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The Statehouse News Bureau provides educational, comprehensive coverage of legislation, elections, issues and other activities surrounding the Statehouse to Ohio's public radio and television stations.

New Bill Would Limit Prescriptions Of Opioids

L-R Republican State Senator Bob Hackett, Republican State Representative Jay Edwards, Scott Weidle, father of son who died from overdose of opioids, Republican State Representative Larry Householder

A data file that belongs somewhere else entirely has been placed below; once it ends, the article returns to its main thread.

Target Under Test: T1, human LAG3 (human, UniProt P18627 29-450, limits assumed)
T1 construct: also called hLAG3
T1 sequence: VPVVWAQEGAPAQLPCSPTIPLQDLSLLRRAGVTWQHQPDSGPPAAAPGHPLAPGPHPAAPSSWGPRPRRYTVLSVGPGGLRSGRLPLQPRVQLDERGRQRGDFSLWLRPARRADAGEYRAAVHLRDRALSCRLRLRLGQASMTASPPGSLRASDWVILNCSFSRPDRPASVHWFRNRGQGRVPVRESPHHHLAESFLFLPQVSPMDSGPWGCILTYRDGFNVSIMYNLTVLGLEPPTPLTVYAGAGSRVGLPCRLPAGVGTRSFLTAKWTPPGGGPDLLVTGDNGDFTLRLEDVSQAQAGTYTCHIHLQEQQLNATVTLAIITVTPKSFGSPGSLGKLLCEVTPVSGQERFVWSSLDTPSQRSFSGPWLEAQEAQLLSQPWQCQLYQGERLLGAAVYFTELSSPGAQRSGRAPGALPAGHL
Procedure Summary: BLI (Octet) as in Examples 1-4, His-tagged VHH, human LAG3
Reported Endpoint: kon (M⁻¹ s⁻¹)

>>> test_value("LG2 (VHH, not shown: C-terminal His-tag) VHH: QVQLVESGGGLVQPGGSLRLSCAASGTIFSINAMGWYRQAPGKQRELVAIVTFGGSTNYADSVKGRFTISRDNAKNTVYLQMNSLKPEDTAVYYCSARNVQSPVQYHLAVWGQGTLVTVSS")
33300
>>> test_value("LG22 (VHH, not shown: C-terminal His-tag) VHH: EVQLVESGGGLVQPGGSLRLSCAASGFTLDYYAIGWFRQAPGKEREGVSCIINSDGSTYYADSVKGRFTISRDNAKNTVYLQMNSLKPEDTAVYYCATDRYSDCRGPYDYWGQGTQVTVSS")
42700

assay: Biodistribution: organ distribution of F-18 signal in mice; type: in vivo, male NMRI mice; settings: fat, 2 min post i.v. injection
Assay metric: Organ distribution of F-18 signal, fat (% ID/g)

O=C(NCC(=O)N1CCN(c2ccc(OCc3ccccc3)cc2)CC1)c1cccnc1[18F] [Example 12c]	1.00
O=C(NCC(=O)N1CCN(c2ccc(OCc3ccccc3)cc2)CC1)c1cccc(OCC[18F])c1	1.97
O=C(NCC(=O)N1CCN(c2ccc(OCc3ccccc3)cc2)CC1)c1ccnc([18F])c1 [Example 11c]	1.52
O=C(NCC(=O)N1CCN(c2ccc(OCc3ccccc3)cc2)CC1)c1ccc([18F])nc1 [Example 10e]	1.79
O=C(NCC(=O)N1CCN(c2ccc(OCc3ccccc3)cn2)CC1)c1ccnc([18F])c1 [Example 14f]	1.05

Ohio lawmakers are pushing a bill they think will reduce opioid overdose deaths but setting prescribing guidelines for doctors and dentists. Every day in Ohio, eight people die from opioid overdoses, according to the latest data from the Ohio Department of Health. And each day, 84 infants are treated for drug withdrawal in Ohio hospitals. Some Republicans are hoping a bill they are sponsoring will lower those numbers. Right now, state guidelines on painkiller prescriptions allow for 144 pills for a three month period. The bill would change the state’s prescription guidelines to mirror the federal recommendations and allow up to 24 pills over three months. Former state lawmaker Lynn Wachtmann is among those supporting the idea, which he says is working in other states.“This bill is the first great start, an important start and really, to me, the easiest part of this solution and that is, again, shutting down the pipeline of future addiction with people.”The bill would also require dentists and doctors who prescribe opioids to go through at least eight hours of training. Scott Weidle of the Dayton area is still mourning his son Daniel, a 30 year old father of three who died from an opioid overdose in 2015. Weidle says new guidelines are desperately needed.“The Ohio opiate guidelines sets no threshold limits. Having no threshold would be like having no speed limit requirement on the public roadways. That would be like allowing everyone who passed their driver’s training course and received their Ohio driver’s license to use their own judgement to determine what the safe speed limit should be on Ohio’s roadways.”But doctors are urging caution. Reggie Fields with the Ohio State Medical Association says not all patients have the same needs, so he says lawmakers need to give doctors the ability to dose patients differently.“Something like this to put some guidelines in place is I think a very fair thing to try to put in place but we need to make sure that we allow that discretion for the physician community so that an individual patient will still be assured that they are receiving the best possible care available.”Gov. John Kasich is poised to offer his own plan to address opioid abuse in Ohio soon.  Copyright 2017 The Statehouse News Bureau. To see more, visit The Statehouse News Bureau.